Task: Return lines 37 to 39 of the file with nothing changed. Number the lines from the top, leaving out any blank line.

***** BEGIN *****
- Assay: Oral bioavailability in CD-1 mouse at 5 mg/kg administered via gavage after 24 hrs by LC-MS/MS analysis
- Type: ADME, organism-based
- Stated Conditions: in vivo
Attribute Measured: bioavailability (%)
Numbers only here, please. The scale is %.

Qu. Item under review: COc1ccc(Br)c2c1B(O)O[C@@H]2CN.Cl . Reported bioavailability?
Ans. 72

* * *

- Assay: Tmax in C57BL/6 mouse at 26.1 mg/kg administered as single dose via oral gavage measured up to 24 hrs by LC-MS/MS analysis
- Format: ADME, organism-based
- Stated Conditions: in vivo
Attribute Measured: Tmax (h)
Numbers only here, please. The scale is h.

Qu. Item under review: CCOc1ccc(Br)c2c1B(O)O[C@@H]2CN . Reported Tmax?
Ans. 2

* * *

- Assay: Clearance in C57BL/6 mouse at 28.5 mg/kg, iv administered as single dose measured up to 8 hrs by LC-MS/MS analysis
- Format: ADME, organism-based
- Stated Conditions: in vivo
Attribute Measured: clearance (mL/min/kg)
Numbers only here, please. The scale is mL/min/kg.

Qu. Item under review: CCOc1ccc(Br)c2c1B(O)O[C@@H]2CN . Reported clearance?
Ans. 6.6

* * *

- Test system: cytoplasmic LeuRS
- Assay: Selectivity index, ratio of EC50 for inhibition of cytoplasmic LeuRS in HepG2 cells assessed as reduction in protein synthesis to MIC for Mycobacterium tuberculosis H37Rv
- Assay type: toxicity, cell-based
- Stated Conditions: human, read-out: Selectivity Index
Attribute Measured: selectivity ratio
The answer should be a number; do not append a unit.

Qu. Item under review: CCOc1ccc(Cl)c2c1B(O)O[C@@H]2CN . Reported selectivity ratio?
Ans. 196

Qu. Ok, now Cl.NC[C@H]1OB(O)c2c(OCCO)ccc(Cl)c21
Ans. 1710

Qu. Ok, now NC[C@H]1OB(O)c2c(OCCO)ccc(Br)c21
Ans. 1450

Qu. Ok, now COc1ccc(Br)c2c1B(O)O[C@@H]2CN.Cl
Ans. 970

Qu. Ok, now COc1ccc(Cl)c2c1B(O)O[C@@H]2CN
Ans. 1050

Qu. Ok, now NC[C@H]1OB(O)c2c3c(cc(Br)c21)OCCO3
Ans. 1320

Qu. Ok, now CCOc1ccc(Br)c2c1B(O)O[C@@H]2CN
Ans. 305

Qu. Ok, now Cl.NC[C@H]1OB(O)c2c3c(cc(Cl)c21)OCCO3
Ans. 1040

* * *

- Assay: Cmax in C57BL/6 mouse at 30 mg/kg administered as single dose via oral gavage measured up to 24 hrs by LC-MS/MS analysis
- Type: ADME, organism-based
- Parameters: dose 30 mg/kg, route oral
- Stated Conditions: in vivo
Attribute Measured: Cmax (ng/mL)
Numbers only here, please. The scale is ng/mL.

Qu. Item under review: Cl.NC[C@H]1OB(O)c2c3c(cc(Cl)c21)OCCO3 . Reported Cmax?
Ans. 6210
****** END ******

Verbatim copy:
Qu. Ok, now COc1ccc(Br)c2c1B(O)O[C@@H]2CN.Cl
Ans. 970

Qu. Ok, now COc1ccc(Cl)c2c1B(O)O[C@@H]2CN